Harperman singalong protest hits Parliament Hill

The song that began in a church basement moved to the lawn of Parliament Hill today. Hundreds of people showed up to sing Harperman, the protest song written by Tony Turner, a migratory bird specialist with Environment Canada.

Hundreds gather to sing protest song aimed at Stephen Harper's government

"Harperman" group takes musical protest to Parliament Hill

7 years ago
Duration 2:42
Clive Doucet says "Harperman" songwriter Tony Turner is still on leave as a scientist with Environment Canada and that their video has more than 2 million views online.

The protest song that began in a church basement moved to the lawn of Parliament Hill today.

Hundreds of people showed up to sing Harperman, which was written by Tony Turner, a migratory bird specialist who works at Environment Canada.

Turner is under investigation at work for making and posting a video performance of the song. At issue is whether Turner violated the code of ethics that all public servants must adhere to — one that mandates they be impartial and non-partisan.

The song criticizes Conservative Leader Stephen Harper's time in government and urges voters to support another party on election day, Oct. 19.

Until the investigation at work is finished, Turner cannot go into the office or associate with people who helped create the YouTube video, said his wife, Sharon Reeves

But she said it was heartwarming to see a crowd show up to sing her husband's protest song.

"Every word in it is true. He didn't make it up. He took it from previously written documents and press and media reports, and I think it resonates with Canadians who are looking for change," Reeves said.

The song, which Reeves describes as a "toe-tapping, fast-moving, ear-catching, cool-rhyming, smile-inducing" tune, had just 45,000 views before Turner was suspended. Afterward, she said, that number jumped to two million hits.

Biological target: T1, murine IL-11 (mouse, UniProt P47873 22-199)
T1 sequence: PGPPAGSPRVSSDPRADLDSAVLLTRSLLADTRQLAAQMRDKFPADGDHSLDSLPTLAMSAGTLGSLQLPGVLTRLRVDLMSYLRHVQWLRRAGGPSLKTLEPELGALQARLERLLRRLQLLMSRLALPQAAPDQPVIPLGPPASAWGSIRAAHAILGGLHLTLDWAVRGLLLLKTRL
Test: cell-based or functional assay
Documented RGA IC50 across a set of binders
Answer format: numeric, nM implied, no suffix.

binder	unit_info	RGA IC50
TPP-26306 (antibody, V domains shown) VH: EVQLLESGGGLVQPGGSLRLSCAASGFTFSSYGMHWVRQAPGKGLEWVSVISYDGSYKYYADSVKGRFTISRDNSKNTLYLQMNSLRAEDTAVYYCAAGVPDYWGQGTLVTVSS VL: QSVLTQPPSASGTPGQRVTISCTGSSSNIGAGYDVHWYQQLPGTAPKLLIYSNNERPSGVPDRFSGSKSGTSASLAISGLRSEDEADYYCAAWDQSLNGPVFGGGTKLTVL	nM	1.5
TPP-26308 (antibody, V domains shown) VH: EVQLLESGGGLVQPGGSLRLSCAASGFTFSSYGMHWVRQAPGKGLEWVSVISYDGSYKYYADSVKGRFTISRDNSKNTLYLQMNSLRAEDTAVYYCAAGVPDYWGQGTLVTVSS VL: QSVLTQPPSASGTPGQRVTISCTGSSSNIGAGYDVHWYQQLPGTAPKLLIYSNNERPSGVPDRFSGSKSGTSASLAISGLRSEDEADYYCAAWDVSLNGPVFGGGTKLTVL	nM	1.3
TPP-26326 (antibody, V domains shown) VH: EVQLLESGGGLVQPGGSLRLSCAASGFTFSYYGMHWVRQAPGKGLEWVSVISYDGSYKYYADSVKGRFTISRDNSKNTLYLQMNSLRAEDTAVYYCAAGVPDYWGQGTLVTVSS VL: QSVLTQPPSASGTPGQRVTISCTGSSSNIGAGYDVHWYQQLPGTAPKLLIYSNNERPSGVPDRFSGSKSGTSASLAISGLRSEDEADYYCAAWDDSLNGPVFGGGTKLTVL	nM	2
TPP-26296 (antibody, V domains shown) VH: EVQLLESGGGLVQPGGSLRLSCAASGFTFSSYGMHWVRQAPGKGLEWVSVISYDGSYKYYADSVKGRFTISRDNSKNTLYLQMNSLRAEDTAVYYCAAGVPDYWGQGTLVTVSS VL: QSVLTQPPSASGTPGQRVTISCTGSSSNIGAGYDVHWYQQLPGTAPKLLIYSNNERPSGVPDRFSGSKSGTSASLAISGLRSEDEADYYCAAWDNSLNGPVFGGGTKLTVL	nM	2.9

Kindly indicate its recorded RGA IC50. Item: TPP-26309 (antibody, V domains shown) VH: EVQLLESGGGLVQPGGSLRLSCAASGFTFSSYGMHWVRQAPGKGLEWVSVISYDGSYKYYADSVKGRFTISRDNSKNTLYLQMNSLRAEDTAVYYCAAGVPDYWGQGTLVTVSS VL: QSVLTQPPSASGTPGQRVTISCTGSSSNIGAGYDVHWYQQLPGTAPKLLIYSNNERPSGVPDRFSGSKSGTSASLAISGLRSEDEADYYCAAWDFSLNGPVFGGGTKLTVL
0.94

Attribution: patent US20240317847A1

Chris White, a singer-songwriter in Ottawa, and one of the organizers of the Ottawa Folk Fest, put the singalong together. He's not surprised the song is catching on with the public across the country.

"I actually think it's the happy hopeful vibe. We've been getting a steady stream of doom and gloom and fearmongering for a long time now," White said.

He believes the song will make a difference on election day.

"I met Pete Seeger several times. This is all reminiscent of songs changing the world. Even the fact that this happened, is unbelievable. So what happens next? I'm not going to put any limits on it," White said.

Union encourages members to attend

Turner's union, the Canadian Association of Professional Employees, encouraged its members to attend the singalong to show their support for Turner and his right to free speech.

"It's an ideal opportunity to remind the government that public servants are Canadians too and have a right to express their opinions," reads a statement on its website.

The union said members could use a few hours of their annual leave to take the afternoon off to head down to the protest singalong.

But the union encouraged its members to be discreet at the event to avoid repercussions at work. "Don't wear anything that might identify you as a public servant. Put your name tag or ID card away in your pocket or purse," the statement warns. 

The members were told to avoid identifying themselves to journalists as a public servant. "Tell them you are a concerned citizen who wants to participate in an activity that celebrates Canadians' right to free speech.

"There is no need to say that you are a public service employee."

No regrets

Despite the headache the Harperman song has caused for Turner, Reeves said she has no regrets. 

"I'm proud of him. I think it was a song that was meant to be written. I don't think he ever anticipated it would come to this, but it speaks truth to power and I think it's a really good song.

"So no, I don't regret that he wrote it," she said.


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